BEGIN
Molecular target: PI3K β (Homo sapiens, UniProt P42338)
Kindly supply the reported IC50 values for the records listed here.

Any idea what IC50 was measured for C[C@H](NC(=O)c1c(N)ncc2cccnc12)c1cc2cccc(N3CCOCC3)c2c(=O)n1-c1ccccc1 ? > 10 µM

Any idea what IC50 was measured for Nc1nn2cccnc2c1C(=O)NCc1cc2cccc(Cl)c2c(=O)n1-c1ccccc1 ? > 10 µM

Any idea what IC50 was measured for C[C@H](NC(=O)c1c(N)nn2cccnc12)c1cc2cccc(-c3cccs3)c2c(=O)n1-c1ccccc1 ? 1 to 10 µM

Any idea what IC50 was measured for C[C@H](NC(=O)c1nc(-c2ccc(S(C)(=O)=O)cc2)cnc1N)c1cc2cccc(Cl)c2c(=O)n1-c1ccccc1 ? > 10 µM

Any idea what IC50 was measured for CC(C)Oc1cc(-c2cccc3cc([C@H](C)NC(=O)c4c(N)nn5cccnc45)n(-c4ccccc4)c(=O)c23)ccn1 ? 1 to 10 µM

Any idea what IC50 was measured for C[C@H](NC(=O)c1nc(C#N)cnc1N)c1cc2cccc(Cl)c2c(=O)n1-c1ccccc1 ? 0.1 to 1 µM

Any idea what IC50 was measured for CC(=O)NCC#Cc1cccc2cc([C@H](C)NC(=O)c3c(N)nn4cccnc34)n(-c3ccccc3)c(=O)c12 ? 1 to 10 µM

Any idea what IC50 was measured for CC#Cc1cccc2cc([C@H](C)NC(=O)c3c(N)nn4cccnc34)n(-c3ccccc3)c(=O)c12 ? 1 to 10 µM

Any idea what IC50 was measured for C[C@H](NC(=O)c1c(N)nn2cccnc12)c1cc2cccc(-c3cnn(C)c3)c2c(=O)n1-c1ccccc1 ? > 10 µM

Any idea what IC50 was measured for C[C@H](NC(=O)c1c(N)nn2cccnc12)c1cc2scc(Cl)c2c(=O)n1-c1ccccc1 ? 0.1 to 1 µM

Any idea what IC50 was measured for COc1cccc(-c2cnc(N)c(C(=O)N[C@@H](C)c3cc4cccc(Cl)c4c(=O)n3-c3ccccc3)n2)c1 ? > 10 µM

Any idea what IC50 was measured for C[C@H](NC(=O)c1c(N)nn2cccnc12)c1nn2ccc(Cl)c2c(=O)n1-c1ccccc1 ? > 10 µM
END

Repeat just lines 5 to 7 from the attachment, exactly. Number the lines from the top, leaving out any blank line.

Any idea what IC50 was measured for C[C@H](NC(=O)c1c(N)nn2cccnc12)c1cc2cccc(-c3cccs3)c2c(=O)n1-c1ccccc1 ? 1 to 10 µM

Any idea what IC50 was measured for C[C@H](NC(=O)c1nc(-c2ccc(S(C)(=O)=O)cc2)cnc1N)c1cc2cccc(Cl)c2c(=O)n1-c1ccccc1 ? > 10 µM

Any idea what IC50 was measured for CC(C)Oc1cc(-c2cccc3cc([C@H](C)NC(=O)c4c(N)nn5cccnc45)n(-c4ccccc4)c(=O)c23)ccn1 ? 1 to 10 µM